This week, buy now, pay later company Zip announced ‘a global rebrand’, apropos of nothing.
The announcement, laden with buzzwords and dripping with pomposity, amounted to little more than an unveiling of a new corporate logo. One the $4 billion company didn’t need and for which it doubtlessly paid too much.
Naturally it required its own campaign message.
“We’ve been driven by the belief that if we help people be in control of their tomorrow, they can live fearlessly today,” CEO Larry Diamond said.
What does that sentiment even mean? Is ‘live’ a synonym of ‘spend’? And when did taking on debt become a form of empowerment?
But any concerns the brand might be encouraging frivolous shopping are quickly assuaged as Zip’s marketeers state that the new brand has “responsibility built into its DNA”.
Thank God for that because outside of genetics, the entire BNPL sector is governed by little more than a voluntary code of conduct and its own gracious sense of goodwill.
You’d be forgiven at this point for thinking the branding exercise was to make up for the fact that Zip didn’t have anything else to announce this week.
Instead we got a new 2-dimensional logo, or as the company would put it, “a powerful reflection of Zip’s commitment to people and partners”.
But as funny as the hyperbole is, it is the creative agency behind the campaign, Koto, that really must be laughing. All the way to the bank.
“A small word with a big job. Koto’s approach to rebranding Zip was directly informed by the attitude and culture of the company: elbows out, punching above its weight, fearlessly taking on the rigidity of the ways-we-pay with a people-first focus.”
Who are these people? Art majors?
Banksy once said, “the thing I hate the most about advertising is that it attracts all the bright, creative and ambitious young people, leaving us mainly with the slow and self-obsessed to become our artists.”
Well, it seems the latter group have well and truly infiltrated the marketing department now.
Zip just happens to be the most recent example of rebranding for the sake of it, rather than the most ridiculous.
That dubious honour would perhaps go to the Commonwealth Bank. Last year it decided against all sound judgement to make the most minor of changes to its own iconic 30-year-old logo.
The ‘transformation’ — dropping a sliver of black from its yellow logo — was inspired to reflect Australia’s “can-do attitude” and be “a symbol of optimism fit for the future”.
Of course. It’s so obvious!
And yet without the explanatory note, it sure would have looked a lot like making over a farm animal — pointless and needlessly messy. That’s not to mention an absolute waste of time and money redoing branding throughout the largest branch network in the country. In the middle of a pandemic no less.
Wasteful spending on superficial messaging was once the sole domain of the public sector. But meaningless marketing has well and truly escaped into the real world, making it sometimes feel if we’re all trapped inside an episode of Utopia.
Once considered the sole affliction of Silicon Valley, Australia shut its borders too late to keep the country safe from such corporate hubris.
A fool by any other name
A founder recently told me a story. His company paid a lot of moolah to a creative agency to come up with a name. After several weeks, these brainiacs came back with half a dozen suggestions, each more ridiculous than the last, while criticising any sensible alternative.
The well-funded start-up ended up giving the agency the flick and their middle-aged accountant thought of the new name that afternoon. A clever pun to boot!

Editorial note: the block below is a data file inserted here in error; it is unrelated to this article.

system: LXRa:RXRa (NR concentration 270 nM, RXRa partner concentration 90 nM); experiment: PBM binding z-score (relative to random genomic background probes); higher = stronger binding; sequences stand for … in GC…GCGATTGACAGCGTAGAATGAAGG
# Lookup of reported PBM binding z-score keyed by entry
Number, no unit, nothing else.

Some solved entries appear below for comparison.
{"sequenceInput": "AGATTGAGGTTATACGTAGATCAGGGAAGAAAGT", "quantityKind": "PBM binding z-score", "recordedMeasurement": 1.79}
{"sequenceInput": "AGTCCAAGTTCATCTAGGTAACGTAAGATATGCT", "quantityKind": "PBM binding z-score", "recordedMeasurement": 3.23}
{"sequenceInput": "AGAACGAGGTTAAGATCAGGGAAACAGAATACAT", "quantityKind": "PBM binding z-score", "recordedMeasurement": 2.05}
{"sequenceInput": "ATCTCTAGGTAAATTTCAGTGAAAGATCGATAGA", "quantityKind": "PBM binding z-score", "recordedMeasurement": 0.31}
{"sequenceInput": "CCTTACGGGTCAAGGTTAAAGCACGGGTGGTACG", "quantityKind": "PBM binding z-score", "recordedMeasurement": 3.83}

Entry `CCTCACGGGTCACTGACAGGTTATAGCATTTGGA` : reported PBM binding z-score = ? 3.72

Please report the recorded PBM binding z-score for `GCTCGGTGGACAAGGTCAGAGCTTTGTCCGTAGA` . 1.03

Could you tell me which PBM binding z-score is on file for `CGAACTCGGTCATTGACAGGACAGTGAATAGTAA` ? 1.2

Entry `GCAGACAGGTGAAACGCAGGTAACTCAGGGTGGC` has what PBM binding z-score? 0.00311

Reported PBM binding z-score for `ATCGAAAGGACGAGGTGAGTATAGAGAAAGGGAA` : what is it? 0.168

But most companies foolishly ignore Jenny from accounts as a decent barometer of public opinion. Instead they judge the philosophy grad, who spent their formative years snorting lines off the cover of ‘The Republic’, as being more in touch with the zeitgeist.
This is the problem billion-dollar start-ups everywhere now face.
You give a blank cheque to a business that doesn’t actually produce anything, and you end up with the kind of exorbitant marketing budget required to validate its very existence.
If you want a crash course in bad creative decisions, see the fintech industry which is positively paved with them.
There are 86,400 seconds in a day. That’s a great fact, but a terrible name for a neobank.
As is Xinja, a brand no one can spell, much less recommend to their friends — possibly one factor behind its eventual demise.
Or Douugh, a banal attempt at putting ‘u’ at the centre of a business model.
But the list goes on, and on, and on.
At some point in the mid-2000s, California’s tech scene decided to wage a war on secondary vowels, leaving a legacy from which we have never really recovered.
There’s a Wisr for example, and a Prospr, and when I try to search for either online, search engines ask me if I’m feeling alright. Honestly, I’m not sure anymore.
Curiously, closer to home, there’s also a Prospa, which suggests the problem may have been with the letter ‘e’ rather than vowels more generally, but further investigation is still required.
In the same vein, there’s an entire subgenre of company names that can simply be summed up as ‘misspelt’.
Warrp. Butn. Fairbanc. Pelikin. To name but a few.
Then there’s one whole cohort which makes you ask, why ‘y’?
Slyp, Symple, and Rapyd makes you wonder, ‘when did ‘i’ become so taboo?’ Or will angel investors not give money to anyone who can spell?
Some resemble a drunken alphabet soup (Airwallex) while others still are just a bad play on words. For the record, Payoneer should be the punchline to a Christmas cracker, not a contender for seed funding.
My one piece of advice to the next generation of budding entrepreneurs is simply this. The next time you’re brainstorming a new business, take out your phone and type the name into it.
If autocorrect can’t make sense of it then no one else ever will.